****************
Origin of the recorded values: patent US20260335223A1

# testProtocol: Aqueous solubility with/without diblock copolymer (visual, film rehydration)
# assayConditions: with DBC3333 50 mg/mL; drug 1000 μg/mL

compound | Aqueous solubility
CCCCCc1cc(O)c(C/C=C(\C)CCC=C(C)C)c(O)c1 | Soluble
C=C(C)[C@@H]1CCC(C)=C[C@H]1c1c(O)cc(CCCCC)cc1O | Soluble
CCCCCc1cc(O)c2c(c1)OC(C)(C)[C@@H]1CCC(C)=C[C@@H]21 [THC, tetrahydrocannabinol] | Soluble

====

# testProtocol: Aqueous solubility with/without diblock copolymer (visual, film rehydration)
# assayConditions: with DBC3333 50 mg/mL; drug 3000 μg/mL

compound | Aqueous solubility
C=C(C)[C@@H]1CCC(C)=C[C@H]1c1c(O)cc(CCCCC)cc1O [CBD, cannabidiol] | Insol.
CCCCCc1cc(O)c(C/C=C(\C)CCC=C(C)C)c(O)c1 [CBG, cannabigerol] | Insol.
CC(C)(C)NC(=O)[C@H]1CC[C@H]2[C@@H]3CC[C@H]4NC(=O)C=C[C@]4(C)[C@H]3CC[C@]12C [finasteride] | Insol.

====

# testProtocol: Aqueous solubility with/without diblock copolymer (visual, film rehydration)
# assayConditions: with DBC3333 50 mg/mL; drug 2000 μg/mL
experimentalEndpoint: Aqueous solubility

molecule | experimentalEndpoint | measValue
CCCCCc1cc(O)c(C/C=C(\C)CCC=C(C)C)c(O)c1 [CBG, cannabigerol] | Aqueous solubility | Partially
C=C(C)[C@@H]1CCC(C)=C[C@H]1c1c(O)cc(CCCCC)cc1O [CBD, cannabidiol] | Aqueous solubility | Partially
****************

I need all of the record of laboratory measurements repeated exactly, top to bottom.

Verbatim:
Origin of the recorded values: patent US20260335223A1

# testProtocol: Aqueous solubility with/without diblock copolymer (visual, film rehydration)
# assayConditions: with DBC3333 50 mg/mL; drug 1000 μg/mL

compound | Aqueous solubility
CCCCCc1cc(O)c(C/C=C(\C)CCC=C(C)C)c(O)c1 | Soluble
C=C(C)[C@@H]1CCC(C)=C[C@H]1c1c(O)cc(CCCCC)cc1O | Soluble
CCCCCc1cc(O)c2c(c1)OC(C)(C)[C@@H]1CCC(C)=C[C@@H]21 [THC, tetrahydrocannabinol] | Soluble

====

# testProtocol: Aqueous solubility with/without diblock copolymer (visual, film rehydration)
# assayConditions: with DBC3333 50 mg/mL; drug 3000 μg/mL

compound | Aqueous solubility
C=C(C)[C@@H]1CCC(C)=C[C@H]1c1c(O)cc(CCCCC)cc1O [CBD, cannabidiol] | Insol.
CCCCCc1cc(O)c(C/C=C(\C)CCC=C(C)C)c(O)c1 [CBG, cannabigerol] | Insol.
CC(C)(C)NC(=O)[C@H]1CC[C@H]2[C@@H]3CC[C@H]4NC(=O)C=C[C@]4(C)[C@H]3CC[C@]12C [finasteride] | Insol.

====

# testProtocol: Aqueous solubility with/without diblock copolymer (visual, film rehydration)
# assayConditions: with DBC3333 50 mg/mL; drug 2000 μg/mL
experimentalEndpoint: Aqueous solubility

molecule | experimentalEndpoint | measValue
CCCCCc1cc(O)c(C/C=C(\C)CCC=C(C)C)c(O)c1 [CBG, cannabigerol] | Aqueous solubility | Partially
C=C(C)[C@@H]1CCC(C)=C[C@H]1c1c(O)cc(CCCCC)cc1O [CBD, cannabidiol] | Aqueous solubility | Partially